“That evening,” she writes, “sheltered by a tent made of the fabric chosen by Pugh, they started up their cooker (made to Pugh’s specifications) and, finding it ‘worked like a charm’, brewed ‘large amounts of lemon juice and sugar.’ … [then] they retired for the night using sleeping oxygen (courtesy of Pugh), resting on mattresses also developed by Pugh.”
It was Pugh’s work on dehydration, acclimatisation and above all oxygen supply, however, that really won the day. On the approach to Everest, he made sure the climbers spent more than twice as long as usual getting used to the effects of altitude before embarking on the final stages of the ascent; he made sure they drank enough at every stage of the climb (three to four litres of water a day); and – vitally – he ensured that enough oxygen was shipped to India for the expedition – substantially more than a Swiss party had used on an unsuccessful Everest attempt the previous year. Pugh almost lost the argument about oxygen – some dissenting voices called for less to be taken – but as it turned out his estimates proved a little conservative, with Hillary and Tenzing ultimately having to ration their supplies (using three litres per minute rather than four) in order to make it to the summit.
In any sane society, Pugh would have been feted as a national hero alongside Hunt, Hillary and Tenzing when the triumphant Everest party returned to London, but his contribution was shamefully swept under the carpet. In Shipton’s film, Tuckey observes, “all the scientific preparations for the expedition were presented as if John Hunt alone had been responsible for them.” Understandably upset, Pugh seemed to think Hunt’s book would set the record straight, but if anything it made matters worse. Many of Pugh’s innovations, from cleverly-insulated high-altitude boots to double-layered air mattresses – were described in detail, but there was no mention of the role Pugh played in their design. “As in the film,” writes Tuckey, [readers] were given the impression that everything had been done under the direction of Hunt alone. There was no hint that Pugh had influenced the way the expedition was planned or that he had brought to the table any creative thinking on its use of oxygen, its policies on acclimatisation or the consumption of fluids.”
Tuckey suggests that Hunt was reluctant to admit Pugh’s physiological breakthroughs had made the ascent of Everest possible because it would make the achievement of the climbers seem “less glorious and significant”. Shortly after the expedition, Hunt insisted to another climber, Charles Wylie, “No one will want to hear about the science. The spotlight must be firmly on the human aspects of the achievement.” What a pity he couldn’t bring himself to give credit where it was so obviously due.
Predictably, Pugh only gets a single mention in Thames and Hudson’s glossy new coffee table book, The Conquest of Everest, and that’s in a picture caption beside a photograph of the principal members of the expedition in which he’s identified simply as “Pugh”. Still, it seems a little churlish to criticise the book’s author, George Lowe, for failing to recognise Pugh’s contribution as he has himself been described as a “forgotten hero” of Everest, and with good reason.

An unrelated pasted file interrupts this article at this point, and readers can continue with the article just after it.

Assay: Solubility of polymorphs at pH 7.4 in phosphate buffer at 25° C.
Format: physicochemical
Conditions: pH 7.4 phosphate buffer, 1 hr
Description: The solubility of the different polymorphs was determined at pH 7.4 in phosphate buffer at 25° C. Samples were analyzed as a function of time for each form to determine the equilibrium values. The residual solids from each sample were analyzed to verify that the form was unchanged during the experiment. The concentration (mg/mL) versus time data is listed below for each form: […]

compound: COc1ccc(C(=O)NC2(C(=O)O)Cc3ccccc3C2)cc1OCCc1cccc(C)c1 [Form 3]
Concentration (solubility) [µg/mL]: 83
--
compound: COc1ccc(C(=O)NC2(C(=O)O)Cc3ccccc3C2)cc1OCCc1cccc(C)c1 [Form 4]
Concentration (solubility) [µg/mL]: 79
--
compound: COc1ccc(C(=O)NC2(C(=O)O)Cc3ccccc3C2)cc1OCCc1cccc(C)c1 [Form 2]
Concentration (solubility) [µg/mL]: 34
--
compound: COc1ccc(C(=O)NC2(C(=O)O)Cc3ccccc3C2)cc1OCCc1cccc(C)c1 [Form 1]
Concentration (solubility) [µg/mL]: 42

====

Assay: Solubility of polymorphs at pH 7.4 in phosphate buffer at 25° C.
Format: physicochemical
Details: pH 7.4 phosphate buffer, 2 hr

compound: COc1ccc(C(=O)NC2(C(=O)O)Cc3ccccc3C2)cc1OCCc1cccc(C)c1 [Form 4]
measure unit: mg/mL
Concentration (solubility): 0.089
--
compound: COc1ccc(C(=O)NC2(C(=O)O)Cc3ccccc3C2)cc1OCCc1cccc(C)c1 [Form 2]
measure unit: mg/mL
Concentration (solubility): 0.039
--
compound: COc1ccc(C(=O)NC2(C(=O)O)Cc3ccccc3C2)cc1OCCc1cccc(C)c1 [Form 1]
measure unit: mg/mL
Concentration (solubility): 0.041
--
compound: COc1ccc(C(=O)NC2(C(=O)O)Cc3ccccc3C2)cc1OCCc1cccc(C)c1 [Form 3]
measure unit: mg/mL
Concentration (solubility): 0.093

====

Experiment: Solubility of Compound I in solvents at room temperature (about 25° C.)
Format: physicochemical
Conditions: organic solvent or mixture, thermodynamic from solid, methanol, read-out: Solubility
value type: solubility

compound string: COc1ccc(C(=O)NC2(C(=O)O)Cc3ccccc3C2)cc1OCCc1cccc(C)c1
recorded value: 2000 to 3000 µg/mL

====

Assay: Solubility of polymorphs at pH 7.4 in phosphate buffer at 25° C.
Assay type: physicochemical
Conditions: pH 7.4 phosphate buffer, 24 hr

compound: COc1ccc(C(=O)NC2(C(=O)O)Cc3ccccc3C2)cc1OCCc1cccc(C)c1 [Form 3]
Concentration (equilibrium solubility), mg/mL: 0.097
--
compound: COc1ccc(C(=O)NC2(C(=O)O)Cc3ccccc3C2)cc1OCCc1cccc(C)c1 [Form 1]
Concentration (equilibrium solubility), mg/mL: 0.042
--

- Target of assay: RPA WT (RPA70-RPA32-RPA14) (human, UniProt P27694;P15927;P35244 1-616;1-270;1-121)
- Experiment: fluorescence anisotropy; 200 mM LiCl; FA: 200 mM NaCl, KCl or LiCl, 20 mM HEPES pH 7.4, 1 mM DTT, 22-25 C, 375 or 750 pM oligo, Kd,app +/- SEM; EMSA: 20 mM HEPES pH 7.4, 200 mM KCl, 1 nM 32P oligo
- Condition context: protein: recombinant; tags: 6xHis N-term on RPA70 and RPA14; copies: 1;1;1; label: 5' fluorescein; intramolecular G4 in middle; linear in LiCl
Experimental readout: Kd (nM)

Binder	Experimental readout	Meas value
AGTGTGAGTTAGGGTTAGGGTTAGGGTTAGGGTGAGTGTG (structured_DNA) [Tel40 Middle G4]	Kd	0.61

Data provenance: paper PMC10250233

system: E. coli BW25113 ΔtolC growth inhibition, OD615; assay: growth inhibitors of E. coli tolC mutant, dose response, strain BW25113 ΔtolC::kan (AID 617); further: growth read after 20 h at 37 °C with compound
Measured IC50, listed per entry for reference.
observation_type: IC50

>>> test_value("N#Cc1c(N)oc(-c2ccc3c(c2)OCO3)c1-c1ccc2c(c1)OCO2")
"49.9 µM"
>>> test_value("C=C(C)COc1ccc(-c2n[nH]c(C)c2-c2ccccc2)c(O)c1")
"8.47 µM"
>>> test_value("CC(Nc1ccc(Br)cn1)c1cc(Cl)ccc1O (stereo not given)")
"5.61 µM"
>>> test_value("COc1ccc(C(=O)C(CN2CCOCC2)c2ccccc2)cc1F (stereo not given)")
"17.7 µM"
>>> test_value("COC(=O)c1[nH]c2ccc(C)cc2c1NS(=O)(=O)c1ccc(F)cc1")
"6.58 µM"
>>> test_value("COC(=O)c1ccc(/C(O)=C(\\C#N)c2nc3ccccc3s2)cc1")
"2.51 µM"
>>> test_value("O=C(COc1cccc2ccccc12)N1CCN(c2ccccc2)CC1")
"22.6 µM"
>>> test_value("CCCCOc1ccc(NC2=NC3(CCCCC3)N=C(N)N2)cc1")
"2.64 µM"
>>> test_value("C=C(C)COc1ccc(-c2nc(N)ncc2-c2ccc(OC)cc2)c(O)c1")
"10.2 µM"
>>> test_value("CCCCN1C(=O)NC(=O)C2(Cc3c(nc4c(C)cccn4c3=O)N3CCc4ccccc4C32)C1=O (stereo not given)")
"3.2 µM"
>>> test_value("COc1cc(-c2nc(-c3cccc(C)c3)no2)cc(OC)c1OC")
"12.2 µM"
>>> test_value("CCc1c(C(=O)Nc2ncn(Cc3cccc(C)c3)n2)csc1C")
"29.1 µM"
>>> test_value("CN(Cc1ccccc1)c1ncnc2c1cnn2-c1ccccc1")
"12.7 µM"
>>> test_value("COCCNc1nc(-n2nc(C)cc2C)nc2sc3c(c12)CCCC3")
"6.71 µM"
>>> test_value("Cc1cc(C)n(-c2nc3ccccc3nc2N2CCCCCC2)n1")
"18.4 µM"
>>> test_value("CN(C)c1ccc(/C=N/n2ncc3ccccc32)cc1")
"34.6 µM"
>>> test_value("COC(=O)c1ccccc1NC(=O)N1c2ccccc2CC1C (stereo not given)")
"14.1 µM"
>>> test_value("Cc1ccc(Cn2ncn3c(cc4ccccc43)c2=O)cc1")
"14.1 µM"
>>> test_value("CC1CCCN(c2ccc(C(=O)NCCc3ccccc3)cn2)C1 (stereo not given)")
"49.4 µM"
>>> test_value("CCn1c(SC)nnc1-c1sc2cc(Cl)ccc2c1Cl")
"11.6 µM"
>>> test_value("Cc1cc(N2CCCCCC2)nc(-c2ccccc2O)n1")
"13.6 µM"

Lowe was a close friend of Hillary – the two spent years climbing together in New Zealand – and on Everest he played a key role in preparing a route up the treacherous Lhotse Face without using oxygen, which was being carefully conserved for the final assault on the summit. In his own accounts, Lowe plays down the significance of what he did, but Tucky observes “Lowe spent such a long time without oxygen at altitudes above 23,000ft (7,010m) that Pugh began to fear he might suffer brain damage and remonstrated with Hunt.”
Lowe’s ability to operate effectively at altitude also saw him become the expedition’s de facto cameraman after Stobart developed a mild dose of pneumonia and was unable to climb above 20,000 feet. His footage of the business end of the expedition was so good that it won Stobart a Certificate of Merit for photography from the British Academy following the release of The Conquest of Everest in 1953. Presumably Stobart bought him a beer or two by way of a thank you. Lowe also took some stunning still photos, and the images reproduced in the Thames & Hudson book are totally at odds with his modesty in the text, in which he makes himself out to be an enthusiastic amateur who got lucky. Frustratingly, however, Lowe’s images are jumbled up with pictures taken by various other people on the expedition, so it’s difficult to appreciate them as a coherent body of work. The way the text is presented also has a bit of a scrapbook feel to it, with essays by Hillary, Chris Bonnington and Huw Lewis-Jones at the beginning and “reflections” from Reinhold Messner, Kenton Cool and other notable climbers at the end taking up so much space that Lowe’s own three chapters in the middle seem rather insubstantial.
A far more satisfying reading experience is provided by Letters From Everest – a beautifully-presented collection of the letters Lowe wrote to his sister Betty while on the climb, to be copied and forwarded on to his various friends and relations back home. These missives have a breathless immediacy to them that really pulls the reader into the here-and-now of the expedition, and there’s also a very elegantly written introduction by the historian Huw Lewis-Jones. Having read Harriet Tuckey’s book, however, Lewis-Jones sounds a little behind the times when he says “enterprise, daring and downright hard work… these were the qualities that would lead to that sublime moment when man set foot at last upon the highest point on Earth.” In future, any such list must surely include “accurate research and careful preparation” – even if these things don’t have quite such a romantic ring to them.
• Hugh Lewis-Jones will be talking about the conquest of Everest at the Borders Book Festival on Saturday 15 June at 7.45pm